Sindh

PPP’s Dr Asim refuses to confirm or deny resignation reports

Leader of Pakistan Peoples Party and former petroleum minister, Dr Asim Hussain, has refused to confirm or deny reports of his resignation as the party’s Karachi chapter president.
“I have not resigned [from the party],” Asim said while having an informal conversation with journalists at the accountability court Saturday. “I did not tender anything in written.”
Asim also answered in the negative when he was asked if resignation was demanded from him.
Reporters then asked how come he is leaving the position, to which he replied, “You should ask them [party leadership].”
The PPP leader told journalists that those who were spreading rumours should be probed and not him.
“I will do whatever Asif Zardari asks me to do,” Asim said.
Chief Minister Sindh Murad Ali Shah, in contrast to Asim’s statement, said the latter had resigned due to personnel reasons and denied any meeting took place between the two.
Read more: Dr Asim steps down as PPP Karachi division president
A statement issued by Asim’s spokesperson on Friday stated that he stepped down as the president of PPP’s Karachi chapter saying he had to travel abroad for surgery. However, Asim had said he would stay affiliated with the party as a worker. In response to the decision, it was reported, the PPP leadership had said Asim would be given new and important positions.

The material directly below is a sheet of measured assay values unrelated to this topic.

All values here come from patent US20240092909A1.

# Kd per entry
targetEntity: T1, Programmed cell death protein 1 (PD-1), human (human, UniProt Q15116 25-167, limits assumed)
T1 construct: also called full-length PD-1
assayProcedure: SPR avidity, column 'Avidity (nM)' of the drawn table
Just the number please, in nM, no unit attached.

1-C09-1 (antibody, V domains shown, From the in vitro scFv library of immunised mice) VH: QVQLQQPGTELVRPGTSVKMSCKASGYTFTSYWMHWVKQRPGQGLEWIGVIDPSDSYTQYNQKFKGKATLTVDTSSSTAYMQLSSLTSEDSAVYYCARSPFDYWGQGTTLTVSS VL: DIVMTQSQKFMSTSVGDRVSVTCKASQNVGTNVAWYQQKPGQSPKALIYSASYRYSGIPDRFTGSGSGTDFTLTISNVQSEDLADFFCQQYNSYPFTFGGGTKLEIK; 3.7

The resignation letter was said to be accepted by PPP Chairperson Bilawal Bhutto-Zardari, who said Asim had done a lot for the party despite his health issues. Bilawal had further said Asim would be given new responsibilities once he returns after surgery.
Sources said that Asim had not resigned but was removed from the post primarily because his meeting with Muttahida Qaumi Movement-Pakistan chief Farooq Sattar.
Asim met with Sattar without taking the PPP leadership into confidence and informed the media about the meeting without informing party, sources added.
The party had also been previously been displeased with him for holding meetings and taking other decisions without taking party leadership into confidence.